Shortly after my wife arrived in Viernheim she was crossing the town centre pedestrian zone on foot when somebody behind her called out “Hello!”. As she knew very few people in Viernheim at the time, she assumed that the person behind her was calling to somebody else and carried on walking. She was amazed when she was almost run over by a lady cyclist. She remonstrated with the lady and asked why she had not used her bell. “…because it’s too aggressive”, came the reply. So Viernheim cyclists are prepared to run the risk of running someone over, rather than being thought aggressive.

Monday, April 10, 2006

The Way of St James

Small German towns often have a vibrant cultural and social life. Our small town, Viernheim (under 30 000 inhabitants), has a night school and a Catholic Family Education Centre offering courses and lectures on wide range of topics. There are concerts in the winter in several of the churches. Obviously the walking and the ski clubs have a number of slide show cum lectures on popular and also unknown mountain areas. However something that never fails to amaze us are the activities of a local climbing, canoeing and camping shop: Christian’s Outdoor Center. Christian organises a series of lectures in winter which do not only cover the usual rambles in the Alps or cycling along disused railway lines in Canada, but such topics as humour in mountain climbing and exhibitions of historic books on the Alps. (BTW Contrary to popular British received wisdom, German can be a very funny language. We have dined out on several occasions on the story of the American proposal of marriage on Mount McKinley, that we heard one night in his shop.)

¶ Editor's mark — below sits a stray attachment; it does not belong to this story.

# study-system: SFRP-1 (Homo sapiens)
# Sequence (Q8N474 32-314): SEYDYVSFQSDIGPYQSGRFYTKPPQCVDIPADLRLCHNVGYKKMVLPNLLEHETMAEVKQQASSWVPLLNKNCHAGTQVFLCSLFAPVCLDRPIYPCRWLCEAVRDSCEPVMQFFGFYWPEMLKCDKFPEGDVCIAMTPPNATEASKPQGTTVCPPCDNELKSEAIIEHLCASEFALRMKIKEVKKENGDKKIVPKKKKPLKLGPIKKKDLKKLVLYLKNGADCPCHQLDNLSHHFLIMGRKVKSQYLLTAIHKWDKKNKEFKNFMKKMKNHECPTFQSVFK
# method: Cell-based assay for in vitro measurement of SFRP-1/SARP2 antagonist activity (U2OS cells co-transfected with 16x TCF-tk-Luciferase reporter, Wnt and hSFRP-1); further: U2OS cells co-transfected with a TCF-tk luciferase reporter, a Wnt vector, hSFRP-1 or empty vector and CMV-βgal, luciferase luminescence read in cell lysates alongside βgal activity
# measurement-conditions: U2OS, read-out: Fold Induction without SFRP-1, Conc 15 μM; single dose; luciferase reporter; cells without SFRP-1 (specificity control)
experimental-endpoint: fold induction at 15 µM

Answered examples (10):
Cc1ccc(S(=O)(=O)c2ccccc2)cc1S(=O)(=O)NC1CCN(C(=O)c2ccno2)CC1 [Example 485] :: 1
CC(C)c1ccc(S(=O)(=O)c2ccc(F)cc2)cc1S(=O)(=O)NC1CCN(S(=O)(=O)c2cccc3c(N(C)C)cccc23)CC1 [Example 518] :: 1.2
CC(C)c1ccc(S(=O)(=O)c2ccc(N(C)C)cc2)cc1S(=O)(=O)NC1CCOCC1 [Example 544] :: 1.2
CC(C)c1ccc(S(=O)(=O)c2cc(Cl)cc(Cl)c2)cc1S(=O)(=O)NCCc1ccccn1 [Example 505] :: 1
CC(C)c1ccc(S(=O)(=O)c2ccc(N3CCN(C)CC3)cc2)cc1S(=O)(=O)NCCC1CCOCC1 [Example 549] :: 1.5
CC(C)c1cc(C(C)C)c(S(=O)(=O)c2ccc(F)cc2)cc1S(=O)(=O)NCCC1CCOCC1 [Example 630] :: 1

Last Thursday 6. April 2006 Christian organised a information fair on the Camino de Santiago or Way of St James, the main part of which runs from St Jean Pied de Port in France to Santiago de Compostella in Spain. Obviously the pilgrims in earlier times did not hop in car or on a train to get to the Pyrenees. They walked all the way. There are connecting routes across western Europe. Christian thus invited local people who have experience on these routes to set up a poster display. A number of them had walked and/or cycled from Viernheim or nearby to Santiago de Compostella, which is at least 3000 km.
One spoke of the spiritual aspects of the journey, starting with the decision what to pack. In her words the trip taught her its first lesson before she started, in deciding what was really necessary.
Another walker covered 25 km a day for 100 days from Heppenheim to Santiago via the Mediterranean coast, across the Basque country and then along the Atlantic coast.